Thursday, 23 February 2012

The c- word

From The Daily Mail:

ITV were forced to apologise today after a reporter covering a Downing Street football racism summit twice referred to black players as 'coloured'. Richard Pallot was talking about the lack of black managers in the game when he made the mistake..

After Mr Pallot used the same term, one Twitter user wrote to ITV: 'When was it okay to use the word coloured? And to make it worse is that you were talking about racism!' Another person said: 'Why do the itv news keep saying "coloured" when they mean black. It's a bit uncomfortable to listen to..'

I'm completely lost now.

Is it OK to say "black" again when referring to "African-Caribbeans" (this expression was briefly de rigeur a year or two ago; I don't think it ever caught on)? Are "black" people objecting to the term "coloured" because it sets them apart from "white" people or because it lumps them in with other "non-whites"? I suspect the latter, in which case they're as racist as anybody else.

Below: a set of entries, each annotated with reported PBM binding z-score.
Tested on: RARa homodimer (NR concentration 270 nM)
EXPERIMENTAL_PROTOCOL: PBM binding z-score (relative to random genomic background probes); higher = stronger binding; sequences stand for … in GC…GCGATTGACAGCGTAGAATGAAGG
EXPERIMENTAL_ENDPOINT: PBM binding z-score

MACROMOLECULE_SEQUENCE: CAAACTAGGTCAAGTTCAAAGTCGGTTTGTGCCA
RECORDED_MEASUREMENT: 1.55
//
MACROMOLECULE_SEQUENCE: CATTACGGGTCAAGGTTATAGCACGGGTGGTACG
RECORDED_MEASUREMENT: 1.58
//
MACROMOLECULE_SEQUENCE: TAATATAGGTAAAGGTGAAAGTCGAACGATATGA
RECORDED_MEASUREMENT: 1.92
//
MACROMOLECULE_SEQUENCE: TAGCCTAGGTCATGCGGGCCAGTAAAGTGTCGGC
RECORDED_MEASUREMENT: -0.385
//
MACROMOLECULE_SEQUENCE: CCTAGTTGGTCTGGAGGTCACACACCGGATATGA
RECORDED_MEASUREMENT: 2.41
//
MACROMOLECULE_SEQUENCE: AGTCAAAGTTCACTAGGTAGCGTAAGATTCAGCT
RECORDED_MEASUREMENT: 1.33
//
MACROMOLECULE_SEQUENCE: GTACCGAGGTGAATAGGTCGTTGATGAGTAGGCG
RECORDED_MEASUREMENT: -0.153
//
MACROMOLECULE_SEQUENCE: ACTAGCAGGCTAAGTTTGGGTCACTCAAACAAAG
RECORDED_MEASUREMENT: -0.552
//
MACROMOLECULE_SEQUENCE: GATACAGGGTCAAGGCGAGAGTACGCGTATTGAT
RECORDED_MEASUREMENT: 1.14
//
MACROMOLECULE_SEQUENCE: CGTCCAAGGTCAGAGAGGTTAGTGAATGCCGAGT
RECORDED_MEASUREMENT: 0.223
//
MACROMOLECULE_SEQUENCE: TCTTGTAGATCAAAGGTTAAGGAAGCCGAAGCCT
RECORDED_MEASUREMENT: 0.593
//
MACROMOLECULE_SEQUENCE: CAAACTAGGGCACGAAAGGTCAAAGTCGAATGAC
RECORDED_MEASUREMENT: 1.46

Is it OK for "black" people to refer to themselves as "black" but not OK for "non-black" people to do so? Do non-black, non-white people also object to the term "coloured" because it lumps them in with "blacks"? What about Chinese or Japanese people who actually have white skin but in popular mythology are assumed to be "yellow", ditto Red Indians Native Americans, who are in appearance so close to Japanese as makes no difference?

We know for a fact that proper Indians (i.e. Hindus) don't like being referred to as "Asian" because that lumps them in with Pakistanis and Bangladeshis; the term "Asian" always struck me as idiotic anyway (as it is not used when referring to Siberians, Chinese etc).

In any event, perhaps Mr Pallot meant what he said as was bemoaning the lack of non-white football managers generally; for sure, there aren't (m)any "black" ones (as defined) but there aren't any Pakistani, Indian, Chinese etc. football managers either.

The comments under the article suggest that everybody else is as confused as I am.


john b said...

Black is, and always has been, OK for everyone to use - in the UK at least, probably some Americans will take offence because that's what Americans do best.